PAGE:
SYMPOSIA PAPER Published: 01 January 1996

Significant Gender Differences in Alpine Skiing Injuries: A Five-Year Study


A retrospective analysis of ski injuries at a large Utah ski area was conducted to identify injury trends and to corroborate information from previous comparable studies. A total of 5360 injuries were treated at the ski area base clinic between 1989 and 1993. The overall injury rate was approximately 2.1 per 1000 skier visits. Knee injuries were the most prevelant injury type, accounting for 43% of all injuries. Significant differences with previously published literature were noted in mean and median age of injured skiers, indicating demographic differences among the injured population at ski areas. Distributional analyses of injury diagnosis broken down by sex revealed significant differences between ski area injury rates and types both overall and between men and women, and demonstrate the need for multiarea studies aimed at identifying trends associated with terrain, snow conditions, and skier demographics. A prospective study begun in 1991 will attempt to quantify the significant differences between male and female skiing injuries at this ski area and will expand to several areas in close proximity for further study.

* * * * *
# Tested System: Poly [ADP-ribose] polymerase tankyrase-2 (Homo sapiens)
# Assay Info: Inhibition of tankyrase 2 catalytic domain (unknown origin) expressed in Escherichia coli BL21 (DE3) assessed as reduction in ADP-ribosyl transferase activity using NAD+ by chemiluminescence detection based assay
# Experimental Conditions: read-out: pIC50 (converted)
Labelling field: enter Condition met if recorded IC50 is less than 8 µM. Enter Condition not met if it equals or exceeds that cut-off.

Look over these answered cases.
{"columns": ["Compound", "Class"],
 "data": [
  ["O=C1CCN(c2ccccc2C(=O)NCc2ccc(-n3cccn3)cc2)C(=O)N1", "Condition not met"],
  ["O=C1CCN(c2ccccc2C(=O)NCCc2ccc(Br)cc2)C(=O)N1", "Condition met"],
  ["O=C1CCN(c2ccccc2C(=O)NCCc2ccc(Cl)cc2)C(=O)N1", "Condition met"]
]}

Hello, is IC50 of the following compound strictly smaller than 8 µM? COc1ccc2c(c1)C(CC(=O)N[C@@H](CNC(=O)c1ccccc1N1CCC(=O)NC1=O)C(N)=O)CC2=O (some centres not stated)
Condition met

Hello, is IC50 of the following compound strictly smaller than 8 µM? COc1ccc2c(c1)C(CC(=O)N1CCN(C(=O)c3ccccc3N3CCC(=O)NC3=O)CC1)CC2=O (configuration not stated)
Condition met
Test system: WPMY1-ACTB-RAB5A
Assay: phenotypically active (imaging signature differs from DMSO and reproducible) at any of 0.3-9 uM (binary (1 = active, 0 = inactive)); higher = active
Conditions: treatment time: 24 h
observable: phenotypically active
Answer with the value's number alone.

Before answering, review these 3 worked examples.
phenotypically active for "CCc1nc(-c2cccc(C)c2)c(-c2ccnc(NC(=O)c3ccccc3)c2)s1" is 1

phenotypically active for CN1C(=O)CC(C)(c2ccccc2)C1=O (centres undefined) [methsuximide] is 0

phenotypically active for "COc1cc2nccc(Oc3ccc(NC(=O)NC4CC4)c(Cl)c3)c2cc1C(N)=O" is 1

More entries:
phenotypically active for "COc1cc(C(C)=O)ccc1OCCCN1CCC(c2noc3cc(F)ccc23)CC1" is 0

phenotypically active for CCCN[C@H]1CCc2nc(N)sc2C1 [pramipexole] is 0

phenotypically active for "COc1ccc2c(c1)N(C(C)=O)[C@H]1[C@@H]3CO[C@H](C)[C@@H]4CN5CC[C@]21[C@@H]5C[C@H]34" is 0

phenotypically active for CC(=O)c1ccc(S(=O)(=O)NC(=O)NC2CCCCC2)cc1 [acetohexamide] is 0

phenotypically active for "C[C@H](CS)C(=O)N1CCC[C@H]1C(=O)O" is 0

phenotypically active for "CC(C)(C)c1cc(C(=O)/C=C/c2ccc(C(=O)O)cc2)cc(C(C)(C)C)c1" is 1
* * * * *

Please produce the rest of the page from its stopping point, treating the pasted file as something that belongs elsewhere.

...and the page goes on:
Author Information

Greenwald, RM
Orthopedic Biomechanics Institute, Salt Lake City, UT
France, EP
Orthopedic Biomechanics Institute, Salt Lake City, UT
Rosenberg, TD
The Orthopedic Specialty Hospital, Salt Lake City, UT
Toelcke, T
The Orthopedic Specialty Hospital, Salt Lake City, UT
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Developed by Committee: F27
Pages: 36–44
DOI: 10.1520/STP37912S
ISBN-EB: 978-0-8031-5560-2
ISBN-13: 978-0-8031-0429-7